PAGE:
Radiotherapy holds lung tumors at three years

April 7, 2010

Highly focused stereotactic body radiation therapy can eliminate tumors better than conventional radiotherapy and may improve survival for inoperable non-small cell lung cancer, according to a Radiation Therapy Oncology Group study.

Highly focused stereotactic body radiation therapy can eliminate tumors better than conventional radiotherapy and may improve survival for inoperable non-small cell lung cancer, according to a Radiation Therapy Oncology Group study.

The most exciting aspect of the prospective study was the high rate of primary tumor control-97.6%-at three years, according to Dr. Robert Timmerman, a professor at the University of Texas Southwestern Medical Center in Dallas and principal investigator of the study.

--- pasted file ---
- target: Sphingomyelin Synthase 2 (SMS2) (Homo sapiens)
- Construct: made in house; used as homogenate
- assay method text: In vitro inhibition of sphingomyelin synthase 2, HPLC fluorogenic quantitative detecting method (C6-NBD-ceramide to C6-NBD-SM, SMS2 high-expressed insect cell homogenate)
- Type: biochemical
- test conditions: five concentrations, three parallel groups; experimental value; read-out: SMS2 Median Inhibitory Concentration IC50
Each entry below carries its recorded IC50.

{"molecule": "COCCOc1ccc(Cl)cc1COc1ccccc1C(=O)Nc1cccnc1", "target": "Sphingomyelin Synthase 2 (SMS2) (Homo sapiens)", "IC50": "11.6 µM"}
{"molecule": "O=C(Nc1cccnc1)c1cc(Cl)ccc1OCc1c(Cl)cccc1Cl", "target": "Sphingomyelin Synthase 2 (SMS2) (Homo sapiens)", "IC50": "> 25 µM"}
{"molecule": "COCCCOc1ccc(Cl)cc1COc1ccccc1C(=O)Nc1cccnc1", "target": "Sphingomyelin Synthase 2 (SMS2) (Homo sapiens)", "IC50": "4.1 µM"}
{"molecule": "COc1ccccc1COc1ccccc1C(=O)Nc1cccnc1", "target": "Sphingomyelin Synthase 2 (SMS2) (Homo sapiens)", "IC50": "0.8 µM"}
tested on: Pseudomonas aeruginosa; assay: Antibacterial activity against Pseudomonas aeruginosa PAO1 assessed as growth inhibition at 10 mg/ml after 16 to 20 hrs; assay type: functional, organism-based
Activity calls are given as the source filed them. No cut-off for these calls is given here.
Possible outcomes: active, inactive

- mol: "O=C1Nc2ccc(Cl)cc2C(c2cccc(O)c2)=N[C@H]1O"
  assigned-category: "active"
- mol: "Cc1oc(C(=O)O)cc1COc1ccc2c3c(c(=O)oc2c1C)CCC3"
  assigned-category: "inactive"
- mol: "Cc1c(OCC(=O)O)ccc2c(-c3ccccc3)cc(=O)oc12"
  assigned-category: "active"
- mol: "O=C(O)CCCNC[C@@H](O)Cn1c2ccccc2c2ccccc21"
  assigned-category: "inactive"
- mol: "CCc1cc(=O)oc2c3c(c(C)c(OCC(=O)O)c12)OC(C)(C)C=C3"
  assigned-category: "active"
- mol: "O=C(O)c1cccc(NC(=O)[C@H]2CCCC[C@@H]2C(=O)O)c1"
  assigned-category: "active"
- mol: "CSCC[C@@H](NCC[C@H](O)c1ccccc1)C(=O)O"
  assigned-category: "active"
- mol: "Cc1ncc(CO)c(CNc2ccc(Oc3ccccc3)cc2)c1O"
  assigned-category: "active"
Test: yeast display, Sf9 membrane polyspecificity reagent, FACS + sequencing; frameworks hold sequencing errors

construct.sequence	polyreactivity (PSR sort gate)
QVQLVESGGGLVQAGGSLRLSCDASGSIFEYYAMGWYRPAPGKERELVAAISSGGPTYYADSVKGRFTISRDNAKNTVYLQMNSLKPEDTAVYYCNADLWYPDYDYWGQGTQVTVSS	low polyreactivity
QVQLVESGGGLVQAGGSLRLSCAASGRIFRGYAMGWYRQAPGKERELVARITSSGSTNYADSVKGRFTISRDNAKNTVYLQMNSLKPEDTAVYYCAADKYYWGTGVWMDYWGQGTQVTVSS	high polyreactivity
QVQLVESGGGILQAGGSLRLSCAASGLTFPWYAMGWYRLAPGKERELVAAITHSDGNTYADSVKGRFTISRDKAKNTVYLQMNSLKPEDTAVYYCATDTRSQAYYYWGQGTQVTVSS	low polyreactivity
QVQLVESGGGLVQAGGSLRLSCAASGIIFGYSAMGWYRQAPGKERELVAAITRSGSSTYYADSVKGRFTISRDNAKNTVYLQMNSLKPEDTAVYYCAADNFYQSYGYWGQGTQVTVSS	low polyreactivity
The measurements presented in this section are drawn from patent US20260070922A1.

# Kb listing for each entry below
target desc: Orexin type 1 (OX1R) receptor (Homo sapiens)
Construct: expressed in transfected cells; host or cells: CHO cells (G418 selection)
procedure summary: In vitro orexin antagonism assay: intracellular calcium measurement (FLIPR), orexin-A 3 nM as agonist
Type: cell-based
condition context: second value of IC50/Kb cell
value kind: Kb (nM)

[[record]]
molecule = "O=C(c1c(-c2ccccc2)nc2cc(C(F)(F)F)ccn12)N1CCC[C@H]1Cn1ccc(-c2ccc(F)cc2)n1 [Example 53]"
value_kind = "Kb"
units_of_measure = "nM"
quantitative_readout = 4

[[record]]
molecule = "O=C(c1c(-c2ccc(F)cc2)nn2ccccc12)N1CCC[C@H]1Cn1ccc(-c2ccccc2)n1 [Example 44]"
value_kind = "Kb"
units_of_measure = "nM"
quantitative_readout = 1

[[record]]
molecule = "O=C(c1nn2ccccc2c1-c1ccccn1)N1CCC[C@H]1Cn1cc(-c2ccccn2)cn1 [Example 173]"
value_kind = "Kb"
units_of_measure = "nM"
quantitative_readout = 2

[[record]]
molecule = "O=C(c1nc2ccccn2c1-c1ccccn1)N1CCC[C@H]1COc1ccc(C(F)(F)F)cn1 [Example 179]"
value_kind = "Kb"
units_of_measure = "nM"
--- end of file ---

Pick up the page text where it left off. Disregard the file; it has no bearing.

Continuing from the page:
Stereotactic body radiation therapy as delivered in the trial more than doubled the rate of primary tumor control provided by conventional radiotherapy, he said. This suggests the technique could provide a significant step forward in the battle against inoperable non-small cell lung cancer.

The phase II study included 59 patients with biopsy-proven peripheral non-small cell tumors measuring less than 5 cm in diameter with conditions disallowing surgical treatment.

This was the first North American multicenter cooperative group study to test stereotactic body radiation therapy in treating these types of patients. It was published in the March 17 Journal of the American Medical Association.